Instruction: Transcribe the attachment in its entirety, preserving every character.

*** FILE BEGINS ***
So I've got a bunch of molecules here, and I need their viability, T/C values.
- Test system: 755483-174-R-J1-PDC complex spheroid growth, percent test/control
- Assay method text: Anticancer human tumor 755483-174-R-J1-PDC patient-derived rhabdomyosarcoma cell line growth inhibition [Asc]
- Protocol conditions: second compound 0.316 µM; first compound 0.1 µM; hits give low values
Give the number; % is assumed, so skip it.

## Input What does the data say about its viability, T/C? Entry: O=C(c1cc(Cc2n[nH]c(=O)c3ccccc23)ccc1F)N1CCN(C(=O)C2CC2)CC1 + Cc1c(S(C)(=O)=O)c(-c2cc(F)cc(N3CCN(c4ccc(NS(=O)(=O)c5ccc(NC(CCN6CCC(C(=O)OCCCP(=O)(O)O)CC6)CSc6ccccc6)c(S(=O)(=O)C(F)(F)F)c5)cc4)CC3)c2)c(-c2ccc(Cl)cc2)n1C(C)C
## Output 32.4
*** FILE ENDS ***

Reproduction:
So I've got a bunch of molecules here, and I need their viability, T/C values.
- Test system: 755483-174-R-J1-PDC complex spheroid growth, percent test/control
- Assay method text: Anticancer human tumor 755483-174-R-J1-PDC patient-derived rhabdomyosarcoma cell line growth inhibition [Asc]
- Protocol conditions: second compound 0.316 µM; first compound 0.1 µM; hits give low values
Give the number; % is assumed, so skip it.

## Input What does the data say about its viability, T/C? Entry: O=C(c1cc(Cc2n[nH]c(=O)c3ccccc23)ccc1F)N1CCN(C(=O)C2CC2)CC1 + Cc1c(S(C)(=O)=O)c(-c2cc(F)cc(N3CCN(c4ccc(NS(=O)(=O)c5ccc(NC(CCN6CCC(C(=O)OCCCP(=O)(O)O)CC6)CSc6ccccc6)c(S(=O)(=O)C(F)(F)F)c5)cc4)CC3)c2)c(-c2ccc(Cl)cc2)n1C(C)C
## Output 32.4